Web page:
Has Drake gotten too comfortable?
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A lot has changed since Drake's massive 2018 album, “Scorpion”.
The world has been crippled by a devastating pandemic, US president Donald Trump vacated office in the midst of a political firestorm, a worldwide Black Lives Matter campaign took off after an officer murdered an unarmed black man on camera.
In the midst of all of this, one thing seems unchanging: Drake is going to Drake.
His latest offering, “Certified Lover Boy” (CLB) arrives in a new world yet it offers no new perspective.
Don't get me wrong, this is a good album: It pulls on the heart strings with songs like “N 2 Deep” and “Get Along Better”.
The lead single “Way 2 Sexy” delivers on that standard summer anthem that Drake has delivered every year without fail for a decade now, and “Champagne Poetry” is a worthy addition to an impressive list of album intros that dates back to the stunning Alicia Keys-assisted “Fireworks”. It's classic Drake.
And therein lies the problem. Drake isn’t pushing the envelope anymore. “Why would he when the formula is working?” you ask.
“If it ain't broke, don't fix it,” you say. Well, when you're a musical behemoth like Drake, the expectations are high. We expect growth. We want to be wooed and wowed.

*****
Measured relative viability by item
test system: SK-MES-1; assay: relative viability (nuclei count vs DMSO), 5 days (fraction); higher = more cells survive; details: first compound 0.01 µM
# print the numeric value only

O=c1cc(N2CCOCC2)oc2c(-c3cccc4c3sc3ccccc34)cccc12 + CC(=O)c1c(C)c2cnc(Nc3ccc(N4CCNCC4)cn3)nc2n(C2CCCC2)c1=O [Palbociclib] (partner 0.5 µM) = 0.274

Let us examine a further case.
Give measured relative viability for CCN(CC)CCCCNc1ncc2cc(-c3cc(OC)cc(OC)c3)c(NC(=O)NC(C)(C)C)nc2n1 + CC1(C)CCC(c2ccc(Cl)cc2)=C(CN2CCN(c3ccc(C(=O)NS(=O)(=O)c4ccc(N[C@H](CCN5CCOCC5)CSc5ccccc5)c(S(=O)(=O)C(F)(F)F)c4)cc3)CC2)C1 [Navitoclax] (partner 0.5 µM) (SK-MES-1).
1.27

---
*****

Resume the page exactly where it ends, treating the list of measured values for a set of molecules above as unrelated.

After an initial burst of excitement that saw the album break all sorts of streaming and chart records in its first week, the CLB hype has rapidly died down.
The album apparently lacks replay value because we already know all about the strip club rendezvous he's regaled us with a dozen times before. We know that he can't make up his mind about which woman he wants to settle down with. Is there nothing more to share?
While his made-to-be-memed album cover, a depiction of 12 pregnant women emojis over a white background, was a genius move and achieved its purpose by spawning a viral wave of social media remakes, the music itself didn't carry the same creative gusto.
“It's the petty boys versus the pretty boys,” he raps on the luxurious intro, “Champagne Poetry”, ironically ignoring the fact that the rest of the album is filled with much of the pettiness we’ve grown accustomed to from Drake.
Drake is 34 now, but he sounds like his 22-year-old self – still constantly bemoaning unfaithful women and disloyal friends.
In an apparent effort to tap into a well-earned reputation for creating popular Instagram captions, Drake forces lines throughout the album.
Lines like “Can’t picture being a hubby, finger too stubby to fit a ring on” and “So much sh** I wanted to say straight to your face, but you're so two faced so I don't know which face”.
Oh, and who can forget Drake identifying as lesbian: “Said that you a lesbian, girl me too.”
So where to from here? Who knows. Success can be intoxicating. Drake's formulaic approach to his music has rewarded him so handsomely that he may not find any need to challenge himself.
And Drake clearly doesn't care what we think, especially if you're on WiFi you didn't pay for.
“Picture me caring what n****s saying on Wi-Fi they don’t pay for,” he raps on CLB stand-out, “Race My Mind”.
Maybe, just maybe, he should care more.